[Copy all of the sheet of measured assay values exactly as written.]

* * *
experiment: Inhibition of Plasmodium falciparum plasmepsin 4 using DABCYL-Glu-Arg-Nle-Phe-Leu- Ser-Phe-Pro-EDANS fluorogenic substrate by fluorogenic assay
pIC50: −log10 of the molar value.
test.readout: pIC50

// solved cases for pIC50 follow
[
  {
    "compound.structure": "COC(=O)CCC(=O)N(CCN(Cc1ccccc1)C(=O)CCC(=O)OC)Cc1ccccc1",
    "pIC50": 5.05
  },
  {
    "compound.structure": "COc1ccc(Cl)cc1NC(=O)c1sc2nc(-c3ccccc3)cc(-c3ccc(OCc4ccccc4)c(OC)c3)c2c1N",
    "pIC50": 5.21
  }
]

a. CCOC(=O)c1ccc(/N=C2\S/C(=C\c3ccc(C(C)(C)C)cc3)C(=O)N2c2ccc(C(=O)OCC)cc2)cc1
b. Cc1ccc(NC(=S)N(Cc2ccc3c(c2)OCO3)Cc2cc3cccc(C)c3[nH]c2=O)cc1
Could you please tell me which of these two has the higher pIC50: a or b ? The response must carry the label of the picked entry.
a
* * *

experiment: Inhibition of Plasmodium falciparum plasmepsin 4 using DABCYL-Glu-Arg-Nle-Phe-Leu- Ser-Phe-Pro-EDANS fluorogenic substrate by fluorogenic assay
pIC50: −log10 of the molar value.
test.readout: pIC50

// solved cases for pIC50 follow
[
  {
    "compound.structure": "COC(=O)CCC(=O)N(CCN(Cc1ccccc1)C(=O)CCC(=O)OC)Cc1ccccc1",
    "pIC50": 5.05
  },
  {
    "compound.structure": "COc1ccc(Cl)cc1NC(=O)c1sc2nc(-c3ccccc3)cc(-c3ccc(OCc4ccccc4)c(OC)c3)c2c1N",
    "pIC50": 5.21
  }
]

a. CCOC(=O)c1ccc(/N=C2\S/C(=C\c3ccc(C(C)(C)C)cc3)C(=O)N2c2ccc(C(=O)OCC)cc2)cc1
b. Cc1ccc(NC(=S)N(Cc2ccc3c(c2)OCO3)Cc2cc3cccc(C)c3[nH]c2=O)cc1
Could you please tell me which of these two has the higher pIC50: a or b ? The response must carry the label of the picked entry.
a